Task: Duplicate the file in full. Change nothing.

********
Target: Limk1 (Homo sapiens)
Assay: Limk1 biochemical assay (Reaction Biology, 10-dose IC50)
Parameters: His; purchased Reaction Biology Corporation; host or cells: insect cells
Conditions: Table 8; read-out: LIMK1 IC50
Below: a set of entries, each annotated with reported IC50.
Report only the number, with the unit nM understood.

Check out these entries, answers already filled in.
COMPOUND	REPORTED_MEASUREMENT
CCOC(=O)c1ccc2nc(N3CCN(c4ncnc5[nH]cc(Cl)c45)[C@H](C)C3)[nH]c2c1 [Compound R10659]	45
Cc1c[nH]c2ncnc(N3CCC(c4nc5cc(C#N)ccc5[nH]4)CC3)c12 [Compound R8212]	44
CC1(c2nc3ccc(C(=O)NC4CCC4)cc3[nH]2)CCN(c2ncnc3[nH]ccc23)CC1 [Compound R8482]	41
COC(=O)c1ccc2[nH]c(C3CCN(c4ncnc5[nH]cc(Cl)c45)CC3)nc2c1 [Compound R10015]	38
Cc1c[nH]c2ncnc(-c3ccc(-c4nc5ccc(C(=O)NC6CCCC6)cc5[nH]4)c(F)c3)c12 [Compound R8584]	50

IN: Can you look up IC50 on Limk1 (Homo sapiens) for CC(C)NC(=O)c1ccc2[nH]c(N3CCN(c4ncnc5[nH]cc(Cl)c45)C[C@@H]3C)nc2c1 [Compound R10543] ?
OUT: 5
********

Target: Limk1 (Homo sapiens)
Assay: Limk1 biochemical assay (Reaction Biology, 10-dose IC50)
Parameters: His; purchased Reaction Biology Corporation; host or cells: insect cells
Conditions: Table 8; read-out: LIMK1 IC50
Below: a set of entries, each annotated with reported IC50.
Report only the number, with the unit nM understood.

Check out these entries, answers already filled in.
COMPOUND	REPORTED_MEASUREMENT
CCOC(=O)c1ccc2nc(N3CCN(c4ncnc5[nH]cc(Cl)c45)[C@H](C)C3)[nH]c2c1 [Compound R10659]	45
Cc1c[nH]c2ncnc(N3CCC(c4nc5cc(C#N)ccc5[nH]4)CC3)c12 [Compound R8212]	44
CC1(c2nc3ccc(C(=O)NC4CCC4)cc3[nH]2)CCN(c2ncnc3[nH]ccc23)CC1 [Compound R8482]	41
COC(=O)c1ccc2[nH]c(C3CCN(c4ncnc5[nH]cc(Cl)c45)CC3)nc2c1 [Compound R10015]	38
Cc1c[nH]c2ncnc(-c3ccc(-c4nc5ccc(C(=O)NC6CCCC6)cc5[nH]4)c(F)c3)c12 [Compound R8584]	50

IN: Can you look up IC50 on Limk1 (Homo sapiens) for CC(C)NC(=O)c1ccc2[nH]c(N3CCN(c4ncnc5[nH]cc(Cl)c45)C[C@@H]3C)nc2c1 [Compound R10543] ?
OUT: 5